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La Catrina: An international symbol for the Day of the Dead

Mexico's lady of death, La Catrina, is José Guadalupe Posada's most famous character. It is a reminder to enjoy life and embrace mortality.

COLORADO, USA — We are just days away from Halloween, and while some are preparing with costumes and pumpkin-shaped buckets to go trick-or-treating on Oct. 31, others are preparing altars, candles and skulls to celebrate Day of the Dead, which takes place Nov. 1 to Nov. 2.

Contrary to what some may think, Dia de los Muertos, known in English as Day of the Dead, is not the Mexican Halloween. It is a Mexican holiday celebrated by people from Latin American countries and the United States to honor their ancestors.

La Catrina is an internationally recognized symbol for the Day of the Dead. Many relate it to the illustrations of José Guadalupe Posada, who modernized her in 1910, but her existence goes much further back. 

According to National Geographic, La Catrina is the Aztec figure Mictecacihuatl, the death goddess of Chicunamictlan. Her role was to watch over the bones of the dead. 

During pre-revolutionary Mexico, Posada used La Catrina as a way to criticize upper-class society and specifically described women in high society.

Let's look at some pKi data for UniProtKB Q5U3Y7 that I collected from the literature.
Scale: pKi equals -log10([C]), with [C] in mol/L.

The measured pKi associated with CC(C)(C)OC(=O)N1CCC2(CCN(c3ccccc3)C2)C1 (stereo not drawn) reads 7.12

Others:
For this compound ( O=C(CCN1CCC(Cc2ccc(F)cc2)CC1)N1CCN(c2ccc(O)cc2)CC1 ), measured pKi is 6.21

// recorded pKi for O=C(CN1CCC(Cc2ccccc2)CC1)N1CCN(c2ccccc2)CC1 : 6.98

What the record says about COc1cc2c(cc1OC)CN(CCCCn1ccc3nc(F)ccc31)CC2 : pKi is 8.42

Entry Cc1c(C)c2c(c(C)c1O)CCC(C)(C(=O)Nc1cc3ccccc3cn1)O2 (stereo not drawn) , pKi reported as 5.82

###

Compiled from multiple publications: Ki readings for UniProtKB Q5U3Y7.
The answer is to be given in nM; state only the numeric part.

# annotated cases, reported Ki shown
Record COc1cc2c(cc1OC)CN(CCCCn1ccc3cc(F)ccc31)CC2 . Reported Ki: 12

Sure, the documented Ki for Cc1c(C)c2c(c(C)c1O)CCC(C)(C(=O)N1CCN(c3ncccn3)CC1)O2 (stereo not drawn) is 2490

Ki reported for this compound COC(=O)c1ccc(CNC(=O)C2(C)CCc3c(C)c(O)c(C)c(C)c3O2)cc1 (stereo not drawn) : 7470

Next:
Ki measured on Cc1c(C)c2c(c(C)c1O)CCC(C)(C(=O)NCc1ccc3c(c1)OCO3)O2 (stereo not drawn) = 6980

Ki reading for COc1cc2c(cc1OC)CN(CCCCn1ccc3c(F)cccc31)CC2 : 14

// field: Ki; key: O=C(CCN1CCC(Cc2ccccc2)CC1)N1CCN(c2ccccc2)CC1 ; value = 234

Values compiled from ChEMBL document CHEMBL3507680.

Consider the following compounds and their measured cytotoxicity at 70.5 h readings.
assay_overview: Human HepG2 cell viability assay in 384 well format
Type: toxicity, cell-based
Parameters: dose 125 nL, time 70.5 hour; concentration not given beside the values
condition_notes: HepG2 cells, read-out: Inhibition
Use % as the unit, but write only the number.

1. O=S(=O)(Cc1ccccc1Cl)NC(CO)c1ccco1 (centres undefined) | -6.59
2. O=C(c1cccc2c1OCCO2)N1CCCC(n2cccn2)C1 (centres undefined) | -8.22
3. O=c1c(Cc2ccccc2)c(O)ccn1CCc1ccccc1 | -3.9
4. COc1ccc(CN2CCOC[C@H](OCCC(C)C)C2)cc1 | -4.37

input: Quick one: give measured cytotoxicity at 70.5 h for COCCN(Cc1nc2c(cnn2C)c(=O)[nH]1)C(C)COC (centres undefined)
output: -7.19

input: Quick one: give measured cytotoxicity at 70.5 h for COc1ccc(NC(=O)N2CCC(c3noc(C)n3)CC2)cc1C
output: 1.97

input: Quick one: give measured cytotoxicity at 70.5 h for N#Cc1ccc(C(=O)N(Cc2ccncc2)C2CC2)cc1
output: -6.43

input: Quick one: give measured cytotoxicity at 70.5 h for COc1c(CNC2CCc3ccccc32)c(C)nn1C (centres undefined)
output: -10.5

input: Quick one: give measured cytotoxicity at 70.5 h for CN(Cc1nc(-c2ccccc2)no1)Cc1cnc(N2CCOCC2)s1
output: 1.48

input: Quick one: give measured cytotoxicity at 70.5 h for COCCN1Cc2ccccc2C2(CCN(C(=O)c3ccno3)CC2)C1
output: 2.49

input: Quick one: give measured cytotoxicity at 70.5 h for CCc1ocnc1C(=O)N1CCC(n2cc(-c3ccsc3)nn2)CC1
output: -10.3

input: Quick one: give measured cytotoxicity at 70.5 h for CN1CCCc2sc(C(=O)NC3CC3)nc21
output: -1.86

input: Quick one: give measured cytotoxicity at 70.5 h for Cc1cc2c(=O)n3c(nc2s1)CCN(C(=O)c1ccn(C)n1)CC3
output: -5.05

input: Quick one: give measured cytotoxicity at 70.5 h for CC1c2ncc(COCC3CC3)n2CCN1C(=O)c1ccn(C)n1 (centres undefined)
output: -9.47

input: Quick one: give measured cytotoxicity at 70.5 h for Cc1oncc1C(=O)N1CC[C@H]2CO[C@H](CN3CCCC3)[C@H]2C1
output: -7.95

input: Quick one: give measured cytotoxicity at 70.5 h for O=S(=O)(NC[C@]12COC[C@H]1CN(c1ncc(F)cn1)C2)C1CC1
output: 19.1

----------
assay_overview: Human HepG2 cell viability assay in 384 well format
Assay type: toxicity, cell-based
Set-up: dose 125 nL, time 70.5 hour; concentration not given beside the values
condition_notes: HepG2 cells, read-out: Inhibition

His figures were depicted with skulls instead of faces because "the reduction of every person to bones, no matter of time, place, class or deed gave Posada's images a homogenising quality, the apparent message being ‘underneath, we are all the same,’" according to National Geographic.  

Today, La Catrina is integrated as an emblem of the Day of the Dead celebration in different ways. According to National Geographic, her elegant dress represents celebration, and her smile reminds us that there is comfort in accepting the inevitability of death and that the dead should be commemorated. 

The iconic Catrina has served as an influence for notable Mexican artists such as Diego Rivera and José Clemente Orozco. It can be found in the center of Rivera's mural Dream of a Sunday Afternoon in Alameda Park, next to Posada.

Dia de los Muertos has also made a more recent impact in popular culture. It served as inspiration for the holiday in Disney's animated film "Coco," and gained a younger fanbase while educating viewers about the holiday's importance in Mexico.

The film follows the journey of a young boy who travels to the Land of the Dead and meets his ancestors, who teach him about the holiday's significance.

Where to celebrate Dia de los Muertos

This year in Colorado, there's an array of events and businesses holding their Dia de los Muertos celebrations. One event in particular, the 4 day Dia de los Muertos Festival, has held the largest altar in Denver and surely won't disappoint this year.

Día de los Muertos Celebration at Denver Botanic Gardens on Saturday, Nov. 6, from 9 a.m to 4 p.m.

Annual Dia De Muertos Celebration at Enigma Bazaar on Saturday, Oct. 30 and Sunday, Oct. 31 from 8 p.m to 12 a.m.

4 day Dia de los Muertos Festival at Village Exchange Center from Oct. 30 to Nov. 2. Hours vary by day.

Sugar skull face painting (Dia de los Muertos) at pARTiculars Art Gallery and Teaching Studio on Oct. 22 from 6 p.m to 9 p.m. 

Sugar Skull Painting, Sipping & Tacos at Refresh Studios on Oct. 23 at 2 p.m. 

RELATED: Dia de los Muertos is not Mexican Halloween. Here's its actual significance

RELATED: Gigantic skeletons come out of street in Mexico City for Día de los Muertos

SUGGESTED VIDEOS: Colorado’s History  


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